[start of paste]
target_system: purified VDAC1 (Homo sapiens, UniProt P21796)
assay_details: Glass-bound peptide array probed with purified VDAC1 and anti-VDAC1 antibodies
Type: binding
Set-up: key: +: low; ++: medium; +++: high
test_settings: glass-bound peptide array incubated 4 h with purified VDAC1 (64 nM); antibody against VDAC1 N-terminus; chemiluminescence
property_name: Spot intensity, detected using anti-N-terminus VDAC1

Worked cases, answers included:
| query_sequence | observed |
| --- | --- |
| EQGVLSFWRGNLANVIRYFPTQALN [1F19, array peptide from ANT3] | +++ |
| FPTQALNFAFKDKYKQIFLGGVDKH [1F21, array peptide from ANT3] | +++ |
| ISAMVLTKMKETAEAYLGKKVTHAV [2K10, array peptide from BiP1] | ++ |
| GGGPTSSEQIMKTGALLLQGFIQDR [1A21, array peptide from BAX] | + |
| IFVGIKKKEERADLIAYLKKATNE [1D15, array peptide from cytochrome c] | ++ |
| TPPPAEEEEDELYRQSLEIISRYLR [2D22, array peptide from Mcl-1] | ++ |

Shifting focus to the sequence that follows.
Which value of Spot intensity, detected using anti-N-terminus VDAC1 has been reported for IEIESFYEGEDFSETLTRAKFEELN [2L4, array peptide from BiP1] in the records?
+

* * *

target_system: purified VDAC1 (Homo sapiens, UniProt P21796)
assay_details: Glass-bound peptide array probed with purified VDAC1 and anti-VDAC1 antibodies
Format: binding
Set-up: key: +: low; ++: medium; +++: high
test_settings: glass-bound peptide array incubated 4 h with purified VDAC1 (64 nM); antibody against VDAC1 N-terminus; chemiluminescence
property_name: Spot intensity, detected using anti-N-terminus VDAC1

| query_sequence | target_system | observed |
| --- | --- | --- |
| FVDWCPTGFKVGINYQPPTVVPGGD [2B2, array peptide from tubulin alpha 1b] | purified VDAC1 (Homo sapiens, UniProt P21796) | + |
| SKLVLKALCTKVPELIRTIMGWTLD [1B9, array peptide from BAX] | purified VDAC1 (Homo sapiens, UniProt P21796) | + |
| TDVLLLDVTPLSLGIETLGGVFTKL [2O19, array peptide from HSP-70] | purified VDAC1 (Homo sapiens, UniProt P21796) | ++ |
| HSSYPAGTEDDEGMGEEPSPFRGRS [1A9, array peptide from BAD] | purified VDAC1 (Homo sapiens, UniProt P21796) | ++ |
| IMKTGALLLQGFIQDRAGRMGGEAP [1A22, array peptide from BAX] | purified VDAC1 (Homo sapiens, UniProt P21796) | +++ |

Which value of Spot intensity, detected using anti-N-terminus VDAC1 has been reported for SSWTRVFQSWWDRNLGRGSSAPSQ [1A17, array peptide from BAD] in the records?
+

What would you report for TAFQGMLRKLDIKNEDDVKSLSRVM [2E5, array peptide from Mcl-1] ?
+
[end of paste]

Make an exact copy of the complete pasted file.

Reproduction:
target_system: purified VDAC1 (Homo sapiens, UniProt P21796)
assay_details: Glass-bound peptide array probed with purified VDAC1 and anti-VDAC1 antibodies
Type: binding
Set-up: key: +: low; ++: medium; +++: high
test_settings: glass-bound peptide array incubated 4 h with purified VDAC1 (64 nM); antibody against VDAC1 N-terminus; chemiluminescence
property_name: Spot intensity, detected using anti-N-terminus VDAC1

Worked cases, answers included:
| query_sequence | observed |
| --- | --- |
| EQGVLSFWRGNLANVIRYFPTQALN [1F19, array peptide from ANT3] | +++ |
| FPTQALNFAFKDKYKQIFLGGVDKH [1F21, array peptide from ANT3] | +++ |
| ISAMVLTKMKETAEAYLGKKVTHAV [2K10, array peptide from BiP1] | ++ |
| GGGPTSSEQIMKTGALLLQGFIQDR [1A21, array peptide from BAX] | + |
| IFVGIKKKEERADLIAYLKKATNE [1D15, array peptide from cytochrome c] | ++ |
| TPPPAEEEEDELYRQSLEIISRYLR [2D22, array peptide from Mcl-1] | ++ |

Shifting focus to the sequence that follows.
Which value of Spot intensity, detected using anti-N-terminus VDAC1 has been reported for IEIESFYEGEDFSETLTRAKFEELN [2L4, array peptide from BiP1] in the records?
+

* * *

target_system: purified VDAC1 (Homo sapiens, UniProt P21796)
assay_details: Glass-bound peptide array probed with purified VDAC1 and anti-VDAC1 antibodies
Format: binding
Set-up: key: +: low; ++: medium; +++: high
test_settings: glass-bound peptide array incubated 4 h with purified VDAC1 (64 nM); antibody against VDAC1 N-terminus; chemiluminescence
property_name: Spot intensity, detected using anti-N-terminus VDAC1

| query_sequence | target_system | observed |
| --- | --- | --- |
| FVDWCPTGFKVGINYQPPTVVPGGD [2B2, array peptide from tubulin alpha 1b] | purified VDAC1 (Homo sapiens, UniProt P21796) | + |
| SKLVLKALCTKVPELIRTIMGWTLD [1B9, array peptide from BAX] | purified VDAC1 (Homo sapiens, UniProt P21796) | + |
| TDVLLLDVTPLSLGIETLGGVFTKL [2O19, array peptide from HSP-70] | purified VDAC1 (Homo sapiens, UniProt P21796) | ++ |
| HSSYPAGTEDDEGMGEEPSPFRGRS [1A9, array peptide from BAD] | purified VDAC1 (Homo sapiens, UniProt P21796) | ++ |
| IMKTGALLLQGFIQDRAGRMGGEAP [1A22, array peptide from BAX] | purified VDAC1 (Homo sapiens, UniProt P21796) | +++ |

Which value of Spot intensity, detected using anti-N-terminus VDAC1 has been reported for SSWTRVFQSWWDRNLGRGSSAPSQ [1A17, array peptide from BAD] in the records?
+

What would you report for TAFQGMLRKLDIKNEDDVKSLSRVM [2E5, array peptide from Mcl-1] ?
+